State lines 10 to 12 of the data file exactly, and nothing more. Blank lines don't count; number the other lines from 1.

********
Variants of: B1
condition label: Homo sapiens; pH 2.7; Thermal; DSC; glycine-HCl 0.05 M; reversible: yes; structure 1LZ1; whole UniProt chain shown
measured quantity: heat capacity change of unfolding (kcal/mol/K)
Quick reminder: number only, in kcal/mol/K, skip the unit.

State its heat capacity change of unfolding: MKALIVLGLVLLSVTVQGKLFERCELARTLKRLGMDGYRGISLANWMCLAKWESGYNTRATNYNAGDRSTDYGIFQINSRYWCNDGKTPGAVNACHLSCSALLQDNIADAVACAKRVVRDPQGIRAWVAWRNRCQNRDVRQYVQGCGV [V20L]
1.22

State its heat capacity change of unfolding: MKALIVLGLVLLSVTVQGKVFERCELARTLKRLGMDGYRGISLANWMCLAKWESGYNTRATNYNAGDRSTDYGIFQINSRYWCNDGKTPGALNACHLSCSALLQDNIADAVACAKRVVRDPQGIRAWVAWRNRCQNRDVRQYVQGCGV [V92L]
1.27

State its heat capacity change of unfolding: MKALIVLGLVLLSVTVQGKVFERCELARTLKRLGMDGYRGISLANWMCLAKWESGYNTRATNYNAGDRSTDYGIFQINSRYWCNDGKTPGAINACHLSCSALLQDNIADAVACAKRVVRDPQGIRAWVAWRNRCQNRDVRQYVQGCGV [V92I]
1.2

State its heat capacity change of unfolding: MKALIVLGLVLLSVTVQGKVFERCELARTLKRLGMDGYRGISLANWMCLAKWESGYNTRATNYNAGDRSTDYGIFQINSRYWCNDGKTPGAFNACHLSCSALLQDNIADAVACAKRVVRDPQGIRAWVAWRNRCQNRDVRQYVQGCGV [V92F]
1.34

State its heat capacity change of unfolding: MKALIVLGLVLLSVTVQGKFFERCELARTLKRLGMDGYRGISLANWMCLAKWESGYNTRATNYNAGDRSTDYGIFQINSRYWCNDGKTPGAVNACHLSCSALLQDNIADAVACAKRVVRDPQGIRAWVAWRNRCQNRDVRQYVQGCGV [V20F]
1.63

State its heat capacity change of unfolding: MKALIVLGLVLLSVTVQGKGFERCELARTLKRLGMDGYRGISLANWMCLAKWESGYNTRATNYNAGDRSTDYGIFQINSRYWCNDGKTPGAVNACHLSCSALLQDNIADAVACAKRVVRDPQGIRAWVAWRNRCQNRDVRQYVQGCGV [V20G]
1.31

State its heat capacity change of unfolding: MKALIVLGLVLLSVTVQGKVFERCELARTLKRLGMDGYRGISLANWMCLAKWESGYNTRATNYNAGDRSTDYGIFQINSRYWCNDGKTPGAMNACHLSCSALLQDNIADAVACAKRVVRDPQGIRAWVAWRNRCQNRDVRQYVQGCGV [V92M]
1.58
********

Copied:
1.2

State its heat capacity change of unfolding: MKALIVLGLVLLSVTVQGKVFERCELARTLKRLGMDGYRGISLANWMCLAKWESGYNTRATNYNAGDRSTDYGIFQINSRYWCNDGKTPGAFNACHLSCSALLQDNIADAVACAKRVVRDPQGIRAWVAWRNRCQNRDVRQYVQGCGV [V92F]
1.34